Day 1: Washington D.C. -> Orlean, VA (68 miles)
“What do you mean, ‘what do I mean’?” the ticket agent snapped, after telling me “They cut it” when I’d asked him where to load my bike onto the Amtrak.
“You have to get here 45 minutes before departure”, he barked, rolling his eyes.
I had purchased the bicycle option along with my ticket, and not even after rereading both the confirmation email and the e-ticket stub could I find a reference to what he was talking about.
“Do you mind if I take it down and try anyways?” I sheepishly replied, as he scribbled W A S on my ticket stub and haphazardly pointed me towards Track 14. I slung my 45lb steed over my shoulder and scurried down the steps.
Thankfully, the crew downstairs were happy to load my bike, after I spent 15 minutes working up a sweat to unlatch all the bags I woke up at 3:45am this morning to load, as they wouldn’t board the bike with any bags on it. So, at roughly 5:48am, sweaty and anxious, I took my seat on the train scheduled for a 5:51am departure. I passed out as soon as my ass hit the seat.
When I woke others had already detrained (is that a word?), so I hastily grabbed my stuff and ran back to the baggage car to get my bike. I spent another 15 I minutes on the platform re-loading everything back on the bike before heading into the station, where noticed I was missing my sunglasses. My dad’s really nice sport sunglasses he’d been kind enough to lend me for this trip. Gone. And I was barely in DC. Another good omen I’m sure.
I walked into Union Station once my bike was re-setup, getting some breakfast and trying to simultaneously figure out a) the weather and if it’s even worth starting out b) how to tell my Dad I lost his glasses and how to replace and c) what to do about the slow leak in my front tire. After a huge cup of coffee a few minutes of Googling and a quick call home, I headed to the bike shop a few blocks away. The clock read 11:30am.
A friendly mechanic by the name of Sam helped me with my tire and after I filled him in on my trip, enthusiastically safety-checked everything else. He told me it all looked good and sent me on my way. After throwing on the bike kit and packing up my clothes, I was.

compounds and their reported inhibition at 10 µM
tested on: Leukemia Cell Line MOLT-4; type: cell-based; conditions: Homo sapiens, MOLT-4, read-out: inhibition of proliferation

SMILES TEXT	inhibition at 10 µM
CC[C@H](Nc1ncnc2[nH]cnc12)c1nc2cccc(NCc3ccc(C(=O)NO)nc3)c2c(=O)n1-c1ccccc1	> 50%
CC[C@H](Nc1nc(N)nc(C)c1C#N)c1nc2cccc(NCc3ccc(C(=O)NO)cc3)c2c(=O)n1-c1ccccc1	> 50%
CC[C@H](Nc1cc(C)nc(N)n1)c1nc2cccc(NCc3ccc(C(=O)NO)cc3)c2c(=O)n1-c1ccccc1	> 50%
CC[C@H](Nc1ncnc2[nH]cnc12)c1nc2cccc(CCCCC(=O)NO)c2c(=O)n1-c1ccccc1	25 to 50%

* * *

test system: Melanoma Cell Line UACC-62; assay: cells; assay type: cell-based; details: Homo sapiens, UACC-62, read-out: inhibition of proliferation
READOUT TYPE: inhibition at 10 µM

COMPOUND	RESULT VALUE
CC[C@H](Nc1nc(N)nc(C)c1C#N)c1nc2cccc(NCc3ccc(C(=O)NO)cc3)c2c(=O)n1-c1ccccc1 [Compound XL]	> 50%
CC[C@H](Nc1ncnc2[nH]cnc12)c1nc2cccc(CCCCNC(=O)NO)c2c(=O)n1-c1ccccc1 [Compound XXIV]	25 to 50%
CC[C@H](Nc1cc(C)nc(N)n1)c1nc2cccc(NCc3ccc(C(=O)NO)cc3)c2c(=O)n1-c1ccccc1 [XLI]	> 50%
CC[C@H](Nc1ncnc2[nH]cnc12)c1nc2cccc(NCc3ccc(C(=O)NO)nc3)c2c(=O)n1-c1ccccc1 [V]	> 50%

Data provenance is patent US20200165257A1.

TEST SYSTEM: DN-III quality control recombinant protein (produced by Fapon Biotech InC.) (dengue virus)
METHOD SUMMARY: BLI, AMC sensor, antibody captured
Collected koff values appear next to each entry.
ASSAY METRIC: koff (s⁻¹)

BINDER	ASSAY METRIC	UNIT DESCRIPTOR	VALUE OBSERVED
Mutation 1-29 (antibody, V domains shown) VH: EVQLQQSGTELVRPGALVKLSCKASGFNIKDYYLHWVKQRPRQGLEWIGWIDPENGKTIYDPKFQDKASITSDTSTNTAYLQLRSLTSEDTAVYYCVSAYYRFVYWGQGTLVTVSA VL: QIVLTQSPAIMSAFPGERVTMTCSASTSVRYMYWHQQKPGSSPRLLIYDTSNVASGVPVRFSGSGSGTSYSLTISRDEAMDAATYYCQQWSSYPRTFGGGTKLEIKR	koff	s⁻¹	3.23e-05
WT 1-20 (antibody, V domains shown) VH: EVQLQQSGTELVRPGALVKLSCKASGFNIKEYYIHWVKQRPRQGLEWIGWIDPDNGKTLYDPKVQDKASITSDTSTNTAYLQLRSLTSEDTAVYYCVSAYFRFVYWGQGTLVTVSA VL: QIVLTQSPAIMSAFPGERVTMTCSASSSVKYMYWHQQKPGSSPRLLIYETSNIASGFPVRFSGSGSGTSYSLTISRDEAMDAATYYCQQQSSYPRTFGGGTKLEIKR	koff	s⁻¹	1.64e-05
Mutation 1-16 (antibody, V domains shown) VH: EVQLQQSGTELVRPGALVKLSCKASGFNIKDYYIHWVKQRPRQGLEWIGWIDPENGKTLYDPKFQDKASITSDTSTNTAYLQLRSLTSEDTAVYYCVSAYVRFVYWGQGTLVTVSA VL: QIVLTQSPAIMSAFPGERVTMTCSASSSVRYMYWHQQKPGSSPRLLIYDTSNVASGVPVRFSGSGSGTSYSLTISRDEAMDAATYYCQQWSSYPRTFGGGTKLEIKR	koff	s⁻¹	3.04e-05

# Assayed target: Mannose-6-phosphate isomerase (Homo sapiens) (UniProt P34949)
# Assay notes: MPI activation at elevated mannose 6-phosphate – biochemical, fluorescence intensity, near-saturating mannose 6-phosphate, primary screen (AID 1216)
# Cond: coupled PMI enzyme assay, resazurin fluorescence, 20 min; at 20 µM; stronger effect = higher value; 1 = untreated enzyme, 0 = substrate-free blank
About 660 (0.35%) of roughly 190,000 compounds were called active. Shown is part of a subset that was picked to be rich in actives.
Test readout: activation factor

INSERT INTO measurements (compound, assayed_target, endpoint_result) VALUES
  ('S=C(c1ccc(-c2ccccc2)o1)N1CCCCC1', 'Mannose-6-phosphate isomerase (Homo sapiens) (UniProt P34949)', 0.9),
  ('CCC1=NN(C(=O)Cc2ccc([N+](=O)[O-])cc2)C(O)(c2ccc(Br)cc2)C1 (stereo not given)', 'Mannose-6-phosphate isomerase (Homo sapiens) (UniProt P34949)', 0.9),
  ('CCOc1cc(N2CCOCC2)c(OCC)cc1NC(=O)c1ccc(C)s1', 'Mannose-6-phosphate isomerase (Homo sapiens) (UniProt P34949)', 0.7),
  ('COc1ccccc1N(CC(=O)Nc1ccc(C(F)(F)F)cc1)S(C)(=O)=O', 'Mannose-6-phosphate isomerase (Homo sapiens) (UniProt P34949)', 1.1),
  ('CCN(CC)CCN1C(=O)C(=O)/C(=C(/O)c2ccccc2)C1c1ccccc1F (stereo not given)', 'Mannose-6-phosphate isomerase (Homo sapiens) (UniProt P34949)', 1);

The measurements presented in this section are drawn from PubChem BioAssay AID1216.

The first few moments of the day’s ride were sheer bliss. This was it! I was finally on my way to LA! I rode through the National Mall and over the Potomac down towards Alexandria. I stopped several times to snap some photos with my Canon, but quickly found it an annoying task to take it out and put it back in the camera bag every few minutes, so I began just using my phone’s camera, which is pretty solid.
The route I mapped out followed mostly bike paths and trails both secluded and shaded, which made for very tranquil riding with little to no proximity to major roads. I stopped in at a 711 around mile 35 for water and for a replacement pair of sunglasses. After a hearty lunch at Wendy’s I got back on the bike around 3:30pm.
The second half of the ride was much busier. I planned on connecting to the Trans America trail in a few days down near Charlottesville, but I was on my own until then and unfortunately I’d need to take some less bike-friendly roads in the meantime. I stopped again at around mile 50 for some Gatorade around 6pm in a town called Warrenton, and decided to pedal on another 15 or so before finding a place to camp.
Enter Appalachia. I’d hit the first hilly section of the day and of the trip, and they were no joke. 7:30pm came and went, then 8pm. The sun was sinking and I was getting nervous. Surrounded by private property and dense forest, I started knocking on doors, asking if I could pitch a tent in their yard.
The first said no, as did the second. I was really starting to stress at this point, as it was 8:30pm and I had probably another 40 minutes before dark. The third door I knocked on also turned me aside, but directed me another few miles down the road to a “town” called Orlean, which consisted of a convenience store, a fire department, and a post office.
A fire department! I'd read how these folks have often kindly taken in weary cyclists in small towns along the TransAmerica Trail, and was assured my luck had finally turned around.
When I arrived at the fire department it was quarter to nine, and the sun hung low in the sky. I walked up to a door and once I could make out the note taped to it's window, my heart sank. "We moved!".
I turned around with my head in hands, and noticed at the market across the street, a man was smoking a cigarette and locking the doors out front. He looked to be in his late twenties, with long blond hair and had a green bandana wrapped above his ears. “This is my guy”, I thought.
His name was Adrian, a really cool guy. When I told him about my trip and my situation, he got all excited and asked a bunch of questions, told me he lived upstairs, and that I could make camp in the corner of their yard where no one would bother me. Blessed Adrian.
When all was said and done I had ridden just over 67 miles, so I was content, and exhausted, and fell asleep shortly after pitching my tent. Day 1, in the books. Phew.